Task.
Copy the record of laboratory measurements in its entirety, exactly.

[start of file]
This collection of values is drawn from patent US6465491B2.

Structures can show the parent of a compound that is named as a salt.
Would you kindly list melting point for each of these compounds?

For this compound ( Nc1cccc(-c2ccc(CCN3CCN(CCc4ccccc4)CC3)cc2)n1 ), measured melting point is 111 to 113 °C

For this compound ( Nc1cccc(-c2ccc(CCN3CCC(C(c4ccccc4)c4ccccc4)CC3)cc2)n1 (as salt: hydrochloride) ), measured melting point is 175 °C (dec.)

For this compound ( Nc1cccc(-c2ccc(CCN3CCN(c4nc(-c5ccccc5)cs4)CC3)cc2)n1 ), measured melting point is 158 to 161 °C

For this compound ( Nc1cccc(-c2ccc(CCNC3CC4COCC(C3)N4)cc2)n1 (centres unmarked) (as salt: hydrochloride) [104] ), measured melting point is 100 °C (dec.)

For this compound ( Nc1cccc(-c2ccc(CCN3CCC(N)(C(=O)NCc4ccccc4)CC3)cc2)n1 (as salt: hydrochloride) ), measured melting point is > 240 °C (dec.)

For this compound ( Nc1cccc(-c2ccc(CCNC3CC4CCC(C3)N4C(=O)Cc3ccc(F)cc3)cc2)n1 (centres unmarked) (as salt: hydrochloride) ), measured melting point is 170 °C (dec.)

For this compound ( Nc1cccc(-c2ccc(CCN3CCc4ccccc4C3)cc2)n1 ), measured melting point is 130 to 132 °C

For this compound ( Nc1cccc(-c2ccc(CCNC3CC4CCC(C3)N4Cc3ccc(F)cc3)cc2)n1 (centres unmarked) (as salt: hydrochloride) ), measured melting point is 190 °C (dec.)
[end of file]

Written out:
This collection of values is drawn from patent US6465491B2.

Structures can show the parent of a compound that is named as a salt.
Would you kindly list melting point for each of these compounds?

For this compound ( Nc1cccc(-c2ccc(CCN3CCN(CCc4ccccc4)CC3)cc2)n1 ), measured melting point is 111 to 113 °C

For this compound ( Nc1cccc(-c2ccc(CCN3CCC(C(c4ccccc4)c4ccccc4)CC3)cc2)n1 (as salt: hydrochloride) ), measured melting point is 175 °C (dec.)

For this compound ( Nc1cccc(-c2ccc(CCN3CCN(c4nc(-c5ccccc5)cs4)CC3)cc2)n1 ), measured melting point is 158 to 161 °C

For this compound ( Nc1cccc(-c2ccc(CCNC3CC4COCC(C3)N4)cc2)n1 (centres unmarked) (as salt: hydrochloride) [104] ), measured melting point is 100 °C (dec.)

For this compound ( Nc1cccc(-c2ccc(CCN3CCC(N)(C(=O)NCc4ccccc4)CC3)cc2)n1 (as salt: hydrochloride) ), measured melting point is > 240 °C (dec.)

For this compound ( Nc1cccc(-c2ccc(CCNC3CC4CCC(C3)N4C(=O)Cc3ccc(F)cc3)cc2)n1 (centres unmarked) (as salt: hydrochloride) ), measured melting point is 170 °C (dec.)

For this compound ( Nc1cccc(-c2ccc(CCN3CCc4ccccc4C3)cc2)n1 ), measured melting point is 130 to 132 °C

For this compound ( Nc1cccc(-c2ccc(CCNC3CC4CCC(C3)N4Cc3ccc(F)cc3)cc2)n1 (centres unmarked) (as salt: hydrochloride) ), measured melting point is 190 °C (dec.)